Amid federal lawsuits

Florida: DraftKings, FanDuel-backed campaign against Seminoles compact pushes for 2022 ballot

The Seminole gaming compact was signed by the tribe and Gov. Ron DeSantis earlier this year.
Reading time 2:58 min
The Florida Education Champions committee is working to gather signatures for a petition to get a sports betting amendment, challenging the Seminole Tribe's exclusive rights to sports wagering in the state. The legislation would open up online sports betting statewide to any legal sports betting platforms. The tribe has called citizens to not sign the gambling petitions via a new ad campaign. A federal lawsuit against the compact will face a hearing on Nov. 5.

A push to get sports betting on the ballot in 2022 in Florida is now challenging the Seminole Tribe’s exclusive rights to sports wagering in the state

The recently created Florida Education Champions committee is working to gather signatures for a petition to get a sports betting amendment on the ballot in November of next year, reports Fox 35 Orlando. For this to happen, they will need to collect nearly 900,000 confirmed signatures by February of 2022. DraftKings and FanDuel have invested $10 million each into the Florida Education Champions.

"We believe the Seminoles should not have a monopoly on the online gaming that is now available in Florida," said Florida Education Champions spokesperson Christina Johnson. "We have about 250,000 petitions that are out there right now at various local supervisors and elections offices waiting to get validated.”

The committee is proposing legislation that would open up online sports betting statewide to any legal sports betting platforms, and to require any tax revenue to supplement the Florida Educational Enhancement Trust Fund. The Florida Education Champions expect this to “generate hundreds of millions of dollars towards education.”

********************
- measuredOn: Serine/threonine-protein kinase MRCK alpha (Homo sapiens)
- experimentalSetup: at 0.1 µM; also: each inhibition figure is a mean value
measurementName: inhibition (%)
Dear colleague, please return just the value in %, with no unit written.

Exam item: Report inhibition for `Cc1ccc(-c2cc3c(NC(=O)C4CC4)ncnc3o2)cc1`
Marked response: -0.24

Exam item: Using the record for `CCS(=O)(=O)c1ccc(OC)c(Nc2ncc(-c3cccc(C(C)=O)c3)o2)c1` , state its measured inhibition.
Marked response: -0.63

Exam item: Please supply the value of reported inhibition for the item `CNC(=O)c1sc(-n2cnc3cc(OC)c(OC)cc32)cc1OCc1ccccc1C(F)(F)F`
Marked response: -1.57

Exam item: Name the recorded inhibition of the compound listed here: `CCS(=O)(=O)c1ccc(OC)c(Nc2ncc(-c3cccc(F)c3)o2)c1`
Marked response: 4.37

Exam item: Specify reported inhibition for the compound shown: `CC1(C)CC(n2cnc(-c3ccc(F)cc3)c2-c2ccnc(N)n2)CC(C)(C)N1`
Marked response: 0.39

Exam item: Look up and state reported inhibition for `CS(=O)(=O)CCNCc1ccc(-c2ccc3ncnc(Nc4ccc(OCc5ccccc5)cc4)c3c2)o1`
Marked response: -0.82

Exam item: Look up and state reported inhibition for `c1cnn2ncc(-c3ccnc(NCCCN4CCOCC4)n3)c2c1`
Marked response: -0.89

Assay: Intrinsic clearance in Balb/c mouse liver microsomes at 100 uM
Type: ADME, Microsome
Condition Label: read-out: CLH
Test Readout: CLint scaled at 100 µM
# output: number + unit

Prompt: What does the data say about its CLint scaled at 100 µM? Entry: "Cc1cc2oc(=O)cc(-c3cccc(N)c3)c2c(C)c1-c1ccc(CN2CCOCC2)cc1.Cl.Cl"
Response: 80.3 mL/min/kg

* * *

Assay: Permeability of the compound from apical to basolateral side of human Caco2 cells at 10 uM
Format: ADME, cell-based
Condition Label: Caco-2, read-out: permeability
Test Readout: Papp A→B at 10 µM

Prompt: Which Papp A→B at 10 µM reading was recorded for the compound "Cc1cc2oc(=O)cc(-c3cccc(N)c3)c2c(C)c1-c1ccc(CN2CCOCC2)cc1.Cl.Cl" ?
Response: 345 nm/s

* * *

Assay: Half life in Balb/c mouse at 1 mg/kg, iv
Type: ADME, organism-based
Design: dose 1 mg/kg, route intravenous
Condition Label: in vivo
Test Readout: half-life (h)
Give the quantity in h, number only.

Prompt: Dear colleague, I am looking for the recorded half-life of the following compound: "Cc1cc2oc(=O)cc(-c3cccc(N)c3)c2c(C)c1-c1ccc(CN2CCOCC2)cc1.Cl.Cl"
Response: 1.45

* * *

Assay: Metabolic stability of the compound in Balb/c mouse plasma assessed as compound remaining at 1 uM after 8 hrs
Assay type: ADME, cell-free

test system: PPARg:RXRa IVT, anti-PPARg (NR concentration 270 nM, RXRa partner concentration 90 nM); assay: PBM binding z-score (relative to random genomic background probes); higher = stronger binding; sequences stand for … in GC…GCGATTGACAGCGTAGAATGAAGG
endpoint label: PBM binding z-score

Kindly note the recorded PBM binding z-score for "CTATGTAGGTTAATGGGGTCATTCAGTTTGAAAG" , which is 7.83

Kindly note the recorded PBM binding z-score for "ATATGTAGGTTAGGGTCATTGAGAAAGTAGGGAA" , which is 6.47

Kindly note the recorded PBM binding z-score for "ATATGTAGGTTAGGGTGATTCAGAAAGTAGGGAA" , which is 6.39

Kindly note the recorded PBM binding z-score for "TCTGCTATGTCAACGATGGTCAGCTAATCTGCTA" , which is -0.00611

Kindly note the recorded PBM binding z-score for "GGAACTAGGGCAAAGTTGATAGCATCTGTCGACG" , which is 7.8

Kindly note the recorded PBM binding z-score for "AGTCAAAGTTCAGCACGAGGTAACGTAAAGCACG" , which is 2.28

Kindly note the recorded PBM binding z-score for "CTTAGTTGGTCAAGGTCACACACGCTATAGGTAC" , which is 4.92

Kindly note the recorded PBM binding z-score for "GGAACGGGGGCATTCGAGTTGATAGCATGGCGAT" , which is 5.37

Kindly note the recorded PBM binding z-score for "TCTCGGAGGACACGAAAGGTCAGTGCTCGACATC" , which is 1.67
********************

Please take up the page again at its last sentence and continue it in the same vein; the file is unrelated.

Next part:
The Seminole Gaming Compact signed between the tribe and the State provides Seminoles with exclusive rights to sports betting, while guaranteeing Florida will make $2.5 billion in revenue in the first five years of the agreement.

However, things haven’t been easy for the tribe so far. Despite sports betting in Florida being legal for more than a week now, no bets have been placed, and the Seminoles have no date set for launching yet.

The expanded compact has seen protests from different parties, even leading to federal lawsuits. Some of the arguments leveraged against the compact claim it violates federal laws by illegally authorizing off-reservation sports wagering, as offering statewide online sports betting through servers on tribal lands cannot be considered equivalent to betting on tribal lands.

Moreover, it has been said that, by excluding other businesses and giving the Seminoles the sole right to sports betting, the state discriminated in favor of one specific tribe, giving it a monopoly over the market. Some operators argued this would “cannibalize” their customer bases, leading to a loss of revenue.

One of the legal challenges in D.C. attempting to stop the Florida tribe from launching sports betting has been dismissed. The failed lawsuit, from Magic City Casino and Bonita Springs Poker Room's owners, was dismissed as the judge found the parties did not have legal standing because they had not shown they would be harmed.

However, No Casinos, one of the groups behind a federal lawsuit that will face a hearing on November 5th in Washington, DC, believe the compact should not be permitted and expect a judge to rule out against it.

"It gives the tribe forms of gambling that are illegal otherwise within the state so this is in defiance of federal law number one,” said President of No Casinos John Sowinski, according to Fox 5. “Two, it’s in defiance of Florida’s Constitution that gives voters a final say.”

Although the group opposes betting, it isn’t against sports betting being on the ballot, as No Casinos is confident people will vote it down. "I think it’s pretty uphill because more voters are turned off than turned on by it," said Sowinski. 

Even though citizens could vote sports betting down should it feature in the 2022 ballot, the Seminole Tribe doesn’t seem willing to take risks: it is now using the airwaves to fight against citizen initiatives to expand gaming beyond tribal lands.

Don’t sign the gambling petitions,” says a new Seminoles-backed ad. The tribe has allegedly invested about $10 million into the campaign, now airing across Florida.

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